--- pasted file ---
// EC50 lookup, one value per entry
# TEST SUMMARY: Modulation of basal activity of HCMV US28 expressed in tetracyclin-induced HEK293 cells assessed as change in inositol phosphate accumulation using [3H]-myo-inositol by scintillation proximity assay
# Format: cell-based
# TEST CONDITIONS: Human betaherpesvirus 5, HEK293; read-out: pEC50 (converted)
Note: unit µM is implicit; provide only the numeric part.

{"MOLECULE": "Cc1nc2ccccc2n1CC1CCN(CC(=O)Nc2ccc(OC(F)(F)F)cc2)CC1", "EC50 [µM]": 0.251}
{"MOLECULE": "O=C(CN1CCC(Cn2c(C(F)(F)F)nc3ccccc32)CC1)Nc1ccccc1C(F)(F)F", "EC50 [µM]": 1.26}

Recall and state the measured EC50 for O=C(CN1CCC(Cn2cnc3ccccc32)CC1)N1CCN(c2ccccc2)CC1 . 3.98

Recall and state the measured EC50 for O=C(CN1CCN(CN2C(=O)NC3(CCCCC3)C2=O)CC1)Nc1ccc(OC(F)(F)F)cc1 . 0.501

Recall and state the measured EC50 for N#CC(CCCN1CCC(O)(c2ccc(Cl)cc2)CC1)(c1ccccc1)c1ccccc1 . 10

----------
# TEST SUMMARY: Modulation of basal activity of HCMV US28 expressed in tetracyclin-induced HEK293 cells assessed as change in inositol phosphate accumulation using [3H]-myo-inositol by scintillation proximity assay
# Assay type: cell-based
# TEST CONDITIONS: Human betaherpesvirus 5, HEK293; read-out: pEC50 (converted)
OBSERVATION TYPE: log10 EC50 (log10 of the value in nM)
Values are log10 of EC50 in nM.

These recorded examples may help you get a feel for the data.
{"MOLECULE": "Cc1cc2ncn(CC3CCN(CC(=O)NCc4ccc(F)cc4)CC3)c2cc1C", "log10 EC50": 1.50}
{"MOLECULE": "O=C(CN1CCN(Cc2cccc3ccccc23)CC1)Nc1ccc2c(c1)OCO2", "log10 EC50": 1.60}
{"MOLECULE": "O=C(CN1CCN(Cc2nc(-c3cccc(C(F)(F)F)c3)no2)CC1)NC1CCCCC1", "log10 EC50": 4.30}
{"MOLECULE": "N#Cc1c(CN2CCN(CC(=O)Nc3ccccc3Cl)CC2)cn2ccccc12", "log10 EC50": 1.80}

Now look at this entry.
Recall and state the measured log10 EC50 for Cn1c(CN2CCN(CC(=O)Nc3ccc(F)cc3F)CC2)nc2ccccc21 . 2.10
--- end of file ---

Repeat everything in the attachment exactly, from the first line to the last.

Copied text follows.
// EC50 lookup, one value per entry
# TEST SUMMARY: Modulation of basal activity of HCMV US28 expressed in tetracyclin-induced HEK293 cells assessed as change in inositol phosphate accumulation using [3H]-myo-inositol by scintillation proximity assay
# Format: cell-based
# TEST CONDITIONS: Human betaherpesvirus 5, HEK293; read-out: pEC50 (converted)
Note: unit µM is implicit; provide only the numeric part.

{"MOLECULE": "Cc1nc2ccccc2n1CC1CCN(CC(=O)Nc2ccc(OC(F)(F)F)cc2)CC1", "EC50 [µM]": 0.251}
{"MOLECULE": "O=C(CN1CCC(Cn2c(C(F)(F)F)nc3ccccc32)CC1)Nc1ccccc1C(F)(F)F", "EC50 [µM]": 1.26}

Recall and state the measured EC50 for O=C(CN1CCC(Cn2cnc3ccccc32)CC1)N1CCN(c2ccccc2)CC1 . 3.98

Recall and state the measured EC50 for O=C(CN1CCN(CN2C(=O)NC3(CCCCC3)C2=O)CC1)Nc1ccc(OC(F)(F)F)cc1 . 0.501

Recall and state the measured EC50 for N#CC(CCCN1CCC(O)(c2ccc(Cl)cc2)CC1)(c1ccccc1)c1ccccc1 . 10

----------
# TEST SUMMARY: Modulation of basal activity of HCMV US28 expressed in tetracyclin-induced HEK293 cells assessed as change in inositol phosphate accumulation using [3H]-myo-inositol by scintillation proximity assay
# Assay type: cell-based
# TEST CONDITIONS: Human betaherpesvirus 5, HEK293; read-out: pEC50 (converted)
OBSERVATION TYPE: log10 EC50 (log10 of the value in nM)
Values are log10 of EC50 in nM.

These recorded examples may help you get a feel for the data.
{"MOLECULE": "Cc1cc2ncn(CC3CCN(CC(=O)NCc4ccc(F)cc4)CC3)c2cc1C", "log10 EC50": 1.50}
{"MOLECULE": "O=C(CN1CCN(Cc2cccc3ccccc23)CC1)Nc1ccc2c(c1)OCO2", "log10 EC50": 1.60}
{"MOLECULE": "O=C(CN1CCN(Cc2nc(-c3cccc(C(F)(F)F)c3)no2)CC1)NC1CCCCC1", "log10 EC50": 4.30}
{"MOLECULE": "N#Cc1c(CN2CCN(CC(=O)Nc3ccccc3Cl)CC2)cn2ccccc12", "log10 EC50": 1.80}

Now look at this entry.
Recall and state the measured log10 EC50 for Cn1c(CN2CCN(CC(=O)Nc3ccc(F)cc3F)CC2)nc2ccccc21 . 2.10